A way out of Sheffield United and a European trophy: Sheffield Wednesday legend Terry Curran looks back on his time at Everton

It wasn’t just a dashing flowing perm and moustache combo that suggested Terry Curran was a perfect fit for a football life on Merseyside in the early 1980s.

By Alex Miller
Friday, 22nd January 2021, 5:45 pm

The Sheffield Wednesday legend, who spent three injury-stained years as an Everton player at the peak of their glory years, arrived to play for legendary manager Howard Kendall in 1982, originally on loan from what he described as an ‘uncomfortable’ stint at Sheffield United.

Though there is little doubt who Wednesdayite Curran, now 65, would like to see win this weekend’s FA Cup clash at Goodison Park. But should the Toffees prevail as expected, he wouldn’t begrudge them their first piece of silverware in a generation, a 26-year struggle that seemed unthinkable during his time at the club.

Everton came calling when Curran found himself at Sheffield United, having completed what a controversial transfer down the road that was aimed at getting back at the Owls boss at the time, his great friend Jack Charlton.

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Sheffield Wednesday legend Terry Curran spent three years at Everton under Howard Kendall.

Looking back at his move to Merseyside, Curran said in conversation with The Star: “Everton had been trying to sign me since I was at Doncaster Rovers. I could’ve joined them before I joined Forest, who I joined because of Brian Clough.

“Howard Kendall tried to sign me three times when I was at Sheffield Wednesday. But the Sheffield United thing happened.

“The manager at United, Ian Porterfield, didn’t want me. I’d been signed as a bit of a PR stunt to be honest. So I went up two divisions and signed for Howard at Everton on loan.

“When I came back to United, Arsenal and Manchester United came in for me and then-owner Reg Brearley tried to play them against one another. So it took longer with the finances. But it was Everton I fancied.”

His loan move was a whirlwind of quality in just seven matches Curran brushed off any fears over his transition from Division Three to the top tier, where he wandered into a side sat second-bottom of the division.

Despite the fact his tally of 24 appearances was inhibited by injury after joining full time on a £90,000 deal, he has medals to show and enjoys cult hero status in Walton.

With a couple of years, the Toffees had won the First Division title, the UEFA European Cup Winners' Cup and the FA Cup. It’s an era fondly remembered by Evertonians even today.

“Howard was a great coach with great man management,” Curran remember fondly. “The facilities at Bellefield were the best in the country at the time and everything they went on to achieve was absolutely incredible.

“We had some great players; Neville Southall, Gary Stevens, Kevin Ratcliffe, Peter Reid, Kevin Sheedy. But I’m a confident player, I wasn’t bothered about playing with them, it didn’t excite me that much. I wasn’t overawed. I as more excited about working with really good managers.

“I played with Alan Ball, the greatest player I ever played with, one of the greatest of all time. I played with John Robertson, Colin Todd, Roy McFarland, Charlie George. So walking into that Everton changing room didn’t bother me.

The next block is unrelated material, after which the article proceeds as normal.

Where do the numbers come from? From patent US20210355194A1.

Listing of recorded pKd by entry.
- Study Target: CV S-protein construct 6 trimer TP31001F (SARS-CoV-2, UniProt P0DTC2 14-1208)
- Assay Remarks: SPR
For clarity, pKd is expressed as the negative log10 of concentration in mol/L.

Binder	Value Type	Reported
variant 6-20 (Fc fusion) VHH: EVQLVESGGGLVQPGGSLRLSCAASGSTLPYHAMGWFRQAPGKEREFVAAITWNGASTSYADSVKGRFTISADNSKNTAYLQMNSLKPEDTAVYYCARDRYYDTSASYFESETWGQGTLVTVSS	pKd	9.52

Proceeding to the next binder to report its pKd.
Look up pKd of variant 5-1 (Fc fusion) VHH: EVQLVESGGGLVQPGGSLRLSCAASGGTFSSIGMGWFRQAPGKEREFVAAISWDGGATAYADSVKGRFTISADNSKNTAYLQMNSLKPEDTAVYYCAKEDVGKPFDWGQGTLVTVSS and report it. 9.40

“But when I was playing in the Third Division with Sheffield Wednesday, I wasn’t necessarily getting the quality of ball. That was the big difference for me.”

Curran’s swagger and eye for a pass made him a popular figure at Goodison Park. But after one or two niggles, a thigh injury in their run to the club’s 1984 FA Cup final cost him dearly.

He fell behind the likes of Trevor Steven and future Owls boss Alan Irvine on the Everton flank in the pecking order.

He said: “I was out for months and they rushed me back for the 1984 FA Cup semi-final, they knew I wasn’t fit and I ended up playing extra time. Howard was going to take somebody else off but I carried on playing. My legs were like rock. I played another game, got injured again and missed the cup final. The rest is history.

“The specialist told me they couldn’t operate for a month because I’d got a blood clot and it was too much of a risk.

“They won the league, the FA Cup, the Cup Winner’s Cup. It’s a great cup with great success, but it’s a club that thinks about winning, you felt that when you walked onto the training ground.”

Everton fans remember a passionate, sometimes ill-tempered working class player who in many ways mirrored their love of the game.

And despite his injuries, Curran looks back fondly on his time. This weekend, in fact, is the one match he hopes they lose this season.

“It’s a great opportunity for Sheffield Wednesday to get one over on a Premier League side, but it depends on the team they want to put out,” he said. “They obviously want to secure their place in the Championship. It’s a difficult one, isn’t it?

“When I was a kid the FA Cup was the cup to win, behind only the World Cup. Of course it’s been devalued. Times change.

“It’s a complicated thing. They might go there, name a strong team for minutes in the legs and make sure they don’t get hammered, they may look at it and think that Everton won’t play a strong team so we want to play a stronger team. You just don’t know what either team will go in general.

“It depends what team the two of them pick. Sheffield Wednesday are my team, you stick by them. I’ll give them a chance.”



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